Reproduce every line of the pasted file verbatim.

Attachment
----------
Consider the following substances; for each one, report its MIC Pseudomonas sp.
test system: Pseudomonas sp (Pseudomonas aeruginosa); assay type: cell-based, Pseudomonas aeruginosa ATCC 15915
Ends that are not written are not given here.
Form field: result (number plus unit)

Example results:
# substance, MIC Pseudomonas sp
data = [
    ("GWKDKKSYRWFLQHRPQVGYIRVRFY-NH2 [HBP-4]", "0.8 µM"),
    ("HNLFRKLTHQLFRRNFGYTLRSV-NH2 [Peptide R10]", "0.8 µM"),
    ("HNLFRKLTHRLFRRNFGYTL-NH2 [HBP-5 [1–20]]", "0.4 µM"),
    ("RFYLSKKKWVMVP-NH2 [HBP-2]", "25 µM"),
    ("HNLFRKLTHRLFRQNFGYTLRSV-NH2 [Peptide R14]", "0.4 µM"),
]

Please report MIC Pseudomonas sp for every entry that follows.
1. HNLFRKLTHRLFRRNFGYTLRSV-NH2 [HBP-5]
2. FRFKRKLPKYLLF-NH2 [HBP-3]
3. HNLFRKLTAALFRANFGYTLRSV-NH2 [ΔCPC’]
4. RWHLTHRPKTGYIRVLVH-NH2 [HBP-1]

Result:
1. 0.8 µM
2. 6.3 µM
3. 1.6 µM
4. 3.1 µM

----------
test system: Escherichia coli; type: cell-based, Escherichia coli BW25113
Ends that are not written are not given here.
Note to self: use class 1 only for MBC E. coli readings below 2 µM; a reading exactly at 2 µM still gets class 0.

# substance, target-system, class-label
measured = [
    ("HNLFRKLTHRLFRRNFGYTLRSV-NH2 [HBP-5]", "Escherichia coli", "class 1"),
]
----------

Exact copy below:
Consider the following substances; for each one, report its MIC Pseudomonas sp.
test system: Pseudomonas sp (Pseudomonas aeruginosa); assay type: cell-based, Pseudomonas aeruginosa ATCC 15915
Ends that are not written are not given here.
Form field: result (number plus unit)

Example results:
# substance, MIC Pseudomonas sp
data = [
    ("GWKDKKSYRWFLQHRPQVGYIRVRFY-NH2 [HBP-4]", "0.8 µM"),
    ("HNLFRKLTHQLFRRNFGYTLRSV-NH2 [Peptide R10]", "0.8 µM"),
    ("HNLFRKLTHRLFRRNFGYTL-NH2 [HBP-5 [1–20]]", "0.4 µM"),
    ("RFYLSKKKWVMVP-NH2 [HBP-2]", "25 µM"),
    ("HNLFRKLTHRLFRQNFGYTLRSV-NH2 [Peptide R14]", "0.4 µM"),
]

Please report MIC Pseudomonas sp for every entry that follows.
1. HNLFRKLTHRLFRRNFGYTLRSV-NH2 [HBP-5]
2. FRFKRKLPKYLLF-NH2 [HBP-3]
3. HNLFRKLTAALFRANFGYTLRSV-NH2 [ΔCPC’]
4. RWHLTHRPKTGYIRVLVH-NH2 [HBP-1]

Result:
1. 0.8 µM
2. 6.3 µM
3. 1.6 µM
4. 3.1 µM

----------
test system: Escherichia coli; type: cell-based, Escherichia coli BW25113
Ends that are not written are not given here.
Note to self: use class 1 only for MBC E. coli readings below 2 µM; a reading exactly at 2 µM still gets class 0.

# substance, target-system, class-label
measured = [
    ("HNLFRKLTHRLFRRNFGYTLRSV-NH2 [HBP-5]", "Escherichia coli", "class 1"),
]